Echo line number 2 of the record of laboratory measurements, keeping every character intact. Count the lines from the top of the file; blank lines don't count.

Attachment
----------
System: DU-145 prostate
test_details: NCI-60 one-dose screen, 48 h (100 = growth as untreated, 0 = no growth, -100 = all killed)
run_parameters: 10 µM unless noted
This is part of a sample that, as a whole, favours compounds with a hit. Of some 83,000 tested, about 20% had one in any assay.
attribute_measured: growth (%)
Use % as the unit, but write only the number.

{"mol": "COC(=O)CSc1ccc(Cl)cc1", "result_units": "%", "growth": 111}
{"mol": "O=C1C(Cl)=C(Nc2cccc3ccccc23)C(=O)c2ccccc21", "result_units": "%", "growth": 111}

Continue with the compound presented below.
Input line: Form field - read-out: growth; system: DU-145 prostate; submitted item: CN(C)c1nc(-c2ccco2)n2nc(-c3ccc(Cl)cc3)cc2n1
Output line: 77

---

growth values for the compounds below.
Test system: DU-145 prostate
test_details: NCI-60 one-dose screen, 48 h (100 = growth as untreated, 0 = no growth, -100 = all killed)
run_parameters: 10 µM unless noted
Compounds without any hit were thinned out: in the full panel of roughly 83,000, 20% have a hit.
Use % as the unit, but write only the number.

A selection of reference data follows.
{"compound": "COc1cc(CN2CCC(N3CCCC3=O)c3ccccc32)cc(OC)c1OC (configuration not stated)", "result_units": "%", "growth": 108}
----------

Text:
test_details: NCI-60 one-dose screen, 48 h (100 = growth as untreated, 0 = no growth, -100 = all killed)